The Dishoom Battersea Story

WITH EACH NEW CAFÉ that we open, we write a story deeply rooted in Bombay history or culture. In Carnaby, the setting is Bombay’s rock scene, which flared up briefly in the 60s and 70s. In King’s Cross, the setting is a notional godown near Victoria Terminus, the struggle for Indian Independence the historical backdrop. Our story informs all aspects of the restaurant’s design. We spend months researching the Bombay of the period and combing the city for the right furniture, both vintage and new. In a way, you walk across our thresholds into our stories.

In Battersea, our story is of Choti Dishoom, a girl who lives in Bombay in 1953 and is transported to an imagined 2023, where she discovers she has superpowers. Her story – at least the beginning of it – is on the pages that follow.

I grew up reading all the comics I could get my hands on, from the Amar Chitra Kathas often from Indian railway kiosks, telling stories of Indian history and mythology, to Tintin and Asterix, to DC and Marvel comics. I still hoard most of the originals in my attic. It was inevitable that we would one day tell a story as a comic. 

Our stories (perhaps like immigrants) are rooted twice; once in Bombay and once in the locale of the restaurant. Battersea has been a place where the future was imagined. The bold architecture inside the power station speaks of the dreams of a brave electric metropolis. In the meantime in newly independent Bombay, architects, town planners and writers had grand futuristic visions of their own.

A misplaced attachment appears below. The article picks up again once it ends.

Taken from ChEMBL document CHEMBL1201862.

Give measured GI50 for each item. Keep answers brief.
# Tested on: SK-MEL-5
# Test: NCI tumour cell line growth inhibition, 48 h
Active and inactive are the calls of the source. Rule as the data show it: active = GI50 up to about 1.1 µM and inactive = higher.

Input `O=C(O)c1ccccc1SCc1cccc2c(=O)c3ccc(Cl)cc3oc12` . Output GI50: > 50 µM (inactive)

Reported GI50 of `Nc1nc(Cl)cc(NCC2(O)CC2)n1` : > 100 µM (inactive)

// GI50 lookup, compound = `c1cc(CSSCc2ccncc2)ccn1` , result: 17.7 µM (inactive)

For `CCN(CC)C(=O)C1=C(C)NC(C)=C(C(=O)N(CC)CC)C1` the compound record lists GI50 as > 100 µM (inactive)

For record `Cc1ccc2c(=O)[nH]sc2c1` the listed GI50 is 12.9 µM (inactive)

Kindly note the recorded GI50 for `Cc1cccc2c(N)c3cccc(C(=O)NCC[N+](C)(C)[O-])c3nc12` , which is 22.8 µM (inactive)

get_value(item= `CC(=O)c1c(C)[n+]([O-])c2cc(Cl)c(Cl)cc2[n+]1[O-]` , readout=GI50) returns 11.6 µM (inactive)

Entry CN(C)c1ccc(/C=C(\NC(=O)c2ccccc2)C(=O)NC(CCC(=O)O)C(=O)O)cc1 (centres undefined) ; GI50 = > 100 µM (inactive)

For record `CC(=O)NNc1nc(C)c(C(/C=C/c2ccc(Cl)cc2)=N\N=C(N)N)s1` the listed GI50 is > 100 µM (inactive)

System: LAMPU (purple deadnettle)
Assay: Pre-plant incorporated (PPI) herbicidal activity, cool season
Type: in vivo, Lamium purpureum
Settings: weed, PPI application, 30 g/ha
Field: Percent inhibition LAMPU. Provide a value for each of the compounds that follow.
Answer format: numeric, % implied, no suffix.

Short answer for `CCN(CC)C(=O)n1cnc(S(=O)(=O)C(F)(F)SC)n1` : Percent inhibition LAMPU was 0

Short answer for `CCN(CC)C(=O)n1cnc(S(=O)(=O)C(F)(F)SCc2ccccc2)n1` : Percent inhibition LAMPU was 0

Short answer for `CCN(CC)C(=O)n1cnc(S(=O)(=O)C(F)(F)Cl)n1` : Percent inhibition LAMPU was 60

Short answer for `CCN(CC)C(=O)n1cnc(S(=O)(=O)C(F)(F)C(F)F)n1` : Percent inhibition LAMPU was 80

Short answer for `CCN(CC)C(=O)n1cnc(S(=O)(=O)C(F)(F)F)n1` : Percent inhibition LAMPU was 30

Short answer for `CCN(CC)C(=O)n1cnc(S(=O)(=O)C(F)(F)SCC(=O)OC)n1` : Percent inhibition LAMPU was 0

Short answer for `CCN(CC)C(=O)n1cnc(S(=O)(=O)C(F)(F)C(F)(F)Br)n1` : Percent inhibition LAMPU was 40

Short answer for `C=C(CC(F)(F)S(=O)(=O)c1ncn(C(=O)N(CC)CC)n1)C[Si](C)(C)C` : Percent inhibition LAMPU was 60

We’ve loved creating Choti Dishoom and may one day continue her story. In the meantime, she has helped us – light-heartedly – to bring past and future, Bombay and London, together for the retro-futurist design of Dishoom Battersea. 

And while you’re here, her story – at least the beginning of it – is below for you to read.

A note on the artist

Shazleen Khan is an east London-based rising star in the indie comics scene, renowned for the webcomic "BUUZA!!", a story of found family, diaspora and religion. Khan has won the prestigious Broken Frontier Award for Best Colourist and Best Webcomic. We are honoured to be collaborating with them to bring the world of Choti Dishoom to life.

Join us at our newest café

Dishoom Battersea will formally throw open its doors on 6th December. We'll mostly be a walk-in café. All are welcome (canines included), any time, no reservations needed. However, if you'd like to make a reservation, we hold a handful of tables back for groups of all sizes every day until 5.45pm. After 6pm, a small number of tables are available to be reserved by parties of six or more, at specific times. To make a reservation, kindly click here.

Read the café stories

Suggested Reading

See the journal

Dishoom Loves. Issue XVIII.

The July issue of Dishoom Loves is already here (and perky, for your eyes). Fill your mind with some of the best South Asian talent, from a 17-year-old playwright sharing her life story, to a beauty expert’s top tips and tricks. And, a doctor who writes about henna.

Permit Room Cambridge: A tribute to 1970s Bombay

Arched into the cobbled lane of Trinity Street, behind a mustard yellow door, an all-day bar-café cuts loose. Not to be confused with the buzzy bars in Dishoom cafés, this Permit Room is entirely other – a tribute to the way Bombay kicks back and cuts loose – a salute to the city’s permit rooms, beer bars and drinking holes.

Dishoom Loves. Issue XVII.

June brings the promise of sun-drenched days – or monsoons – balmy nights and a smattering of first-class cultural happenings.

Dishoom Impact Report

People, community and planet.